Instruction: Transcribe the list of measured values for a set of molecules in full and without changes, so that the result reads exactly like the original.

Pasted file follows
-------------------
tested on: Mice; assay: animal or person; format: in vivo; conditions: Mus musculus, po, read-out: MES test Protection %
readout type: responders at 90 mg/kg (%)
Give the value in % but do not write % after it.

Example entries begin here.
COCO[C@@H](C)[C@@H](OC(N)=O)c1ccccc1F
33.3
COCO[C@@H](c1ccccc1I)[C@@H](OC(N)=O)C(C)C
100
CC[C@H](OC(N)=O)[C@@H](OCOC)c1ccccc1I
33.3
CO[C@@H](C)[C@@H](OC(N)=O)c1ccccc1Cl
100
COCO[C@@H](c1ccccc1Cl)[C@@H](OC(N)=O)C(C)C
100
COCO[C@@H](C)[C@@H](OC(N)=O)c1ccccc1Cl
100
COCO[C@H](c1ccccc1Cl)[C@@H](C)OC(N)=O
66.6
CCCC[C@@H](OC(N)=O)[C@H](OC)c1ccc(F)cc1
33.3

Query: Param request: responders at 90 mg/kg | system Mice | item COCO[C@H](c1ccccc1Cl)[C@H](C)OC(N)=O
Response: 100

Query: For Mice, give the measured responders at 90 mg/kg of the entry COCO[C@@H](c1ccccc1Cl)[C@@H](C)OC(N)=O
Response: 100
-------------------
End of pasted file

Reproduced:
tested on: Mice; assay: animal or person; format: in vivo; conditions: Mus musculus, po, read-out: MES test Protection %
readout type: responders at 90 mg/kg (%)
Give the value in % but do not write % after it.

Example entries begin here.
COCO[C@@H](C)[C@@H](OC(N)=O)c1ccccc1F
33.3
COCO[C@@H](c1ccccc1I)[C@@H](OC(N)=O)C(C)C
100
CC[C@H](OC(N)=O)[C@@H](OCOC)c1ccccc1I
33.3
CO[C@@H](C)[C@@H](OC(N)=O)c1ccccc1Cl
100
COCO[C@@H](c1ccccc1Cl)[C@@H](OC(N)=O)C(C)C
100
COCO[C@@H](C)[C@@H](OC(N)=O)c1ccccc1Cl
100
COCO[C@H](c1ccccc1Cl)[C@@H](C)OC(N)=O
66.6
CCCC[C@@H](OC(N)=O)[C@H](OC)c1ccc(F)cc1
33.3

Query: Param request: responders at 90 mg/kg | system Mice | item COCO[C@H](c1ccccc1Cl)[C@H](C)OC(N)=O
Response: 100

Query: For Mice, give the measured responders at 90 mg/kg of the entry COCO[C@@H](c1ccccc1Cl)[C@@H](C)OC(N)=O
Response: 100